Great points here. It’s always best to use accounting software features like “Deposits”, “Purchase Orders”, and “Invoices” rather than posting journal entries directly to the GL.

    This article is relevant even if you’re currently using QuickBooks and considering switching to NetSuite.

    Speaking of customers paying funds in advance, if you’re using QuickBooks Online, you’ll quickly learn that while you can make a deposit to “Unearned Revenue” (or whatever liability account you create for deferred revenue), you cannot turn around and apply the payment to future invoices as revenue is earned. You would have to create a journal entry if you want to make the proper entries to record the transaction.

    In per usual with QBs, if you want to record proper accounting entries, using J/Es can unfortunately become the norm, not the exception. If this sounds like you, it might be time to upgrade to NetSuite.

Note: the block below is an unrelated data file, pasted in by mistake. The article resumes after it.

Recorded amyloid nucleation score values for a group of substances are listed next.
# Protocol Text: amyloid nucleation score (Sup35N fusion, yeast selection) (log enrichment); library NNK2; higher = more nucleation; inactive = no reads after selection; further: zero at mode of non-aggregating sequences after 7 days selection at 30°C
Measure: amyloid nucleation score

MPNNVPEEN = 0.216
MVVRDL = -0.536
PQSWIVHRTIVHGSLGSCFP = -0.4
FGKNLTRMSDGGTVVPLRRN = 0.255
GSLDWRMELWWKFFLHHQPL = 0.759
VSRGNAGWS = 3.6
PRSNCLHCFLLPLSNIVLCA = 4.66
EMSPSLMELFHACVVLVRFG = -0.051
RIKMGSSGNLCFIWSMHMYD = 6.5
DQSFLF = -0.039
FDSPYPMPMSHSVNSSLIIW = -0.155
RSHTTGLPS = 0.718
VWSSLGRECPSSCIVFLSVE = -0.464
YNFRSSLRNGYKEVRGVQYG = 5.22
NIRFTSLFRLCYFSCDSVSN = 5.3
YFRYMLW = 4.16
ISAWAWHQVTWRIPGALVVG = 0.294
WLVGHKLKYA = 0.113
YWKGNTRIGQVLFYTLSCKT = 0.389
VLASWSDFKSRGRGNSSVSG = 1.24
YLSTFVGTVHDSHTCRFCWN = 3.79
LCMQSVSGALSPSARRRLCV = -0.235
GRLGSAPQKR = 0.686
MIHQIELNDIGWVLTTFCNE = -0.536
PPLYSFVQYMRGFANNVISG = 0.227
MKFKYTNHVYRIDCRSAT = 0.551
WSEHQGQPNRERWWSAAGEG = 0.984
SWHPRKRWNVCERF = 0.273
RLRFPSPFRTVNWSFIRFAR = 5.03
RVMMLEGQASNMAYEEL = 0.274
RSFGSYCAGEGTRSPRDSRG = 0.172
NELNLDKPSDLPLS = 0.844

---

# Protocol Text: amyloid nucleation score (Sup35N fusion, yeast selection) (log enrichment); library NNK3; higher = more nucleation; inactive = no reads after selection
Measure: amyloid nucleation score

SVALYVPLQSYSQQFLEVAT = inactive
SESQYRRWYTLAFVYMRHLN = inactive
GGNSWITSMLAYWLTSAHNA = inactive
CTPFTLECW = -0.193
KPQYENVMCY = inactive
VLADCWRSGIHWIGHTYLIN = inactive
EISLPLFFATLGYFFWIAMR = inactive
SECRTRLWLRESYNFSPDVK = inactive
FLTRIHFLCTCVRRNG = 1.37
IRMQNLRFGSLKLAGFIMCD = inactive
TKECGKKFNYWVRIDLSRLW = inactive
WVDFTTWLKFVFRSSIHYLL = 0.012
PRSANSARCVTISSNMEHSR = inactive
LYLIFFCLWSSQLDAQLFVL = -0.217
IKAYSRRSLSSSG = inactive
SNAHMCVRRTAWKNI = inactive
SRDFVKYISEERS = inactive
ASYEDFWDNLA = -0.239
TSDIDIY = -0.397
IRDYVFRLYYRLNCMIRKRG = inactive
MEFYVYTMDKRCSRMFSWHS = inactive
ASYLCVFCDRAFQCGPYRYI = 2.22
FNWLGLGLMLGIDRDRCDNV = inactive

2. Posted August 17, 2013 at 1:45 pm | Permalink

    Thanks Kyle. Looks like you are now on NetSuite. Best of luck. Glad you have joined our NetSuite Southern California Innovators Linked In Group.


  3. Elyann
    Posted October 29, 2013 at 10:46 am | Permalink

    Is there a way to get an export of all journal entries made within NetSuite? Specifically, user ID, account, amount, descriptions, JE #?

  4. Posted October 29, 2013 at 7:36 pm | Permalink

    Hi Elyann,

    Have you tried a Saved Search based on “Transactions” with a “Type” filter of “Journal Entry”? The user ID is available by Last Modified By. And the rest is pretty easy to figure out.


  5. Elyann
    Posted October 30, 2013 at 11:27 am | Permalink

    That exported all manual journal entries. Thank you. Is there a way to export automated entries as well to ensure that balances rolled (i.e., compare beginning trial balance + all manual and automated JE data = ending trial balance)?

  6. Posted October 30, 2013 at 2:34 pm | Permalink

    I think you are asking two things:

    1. Can you get to automated journal entries? Yes, are they not coming out? I will have to check but their transaction type should be “jouranl entry”.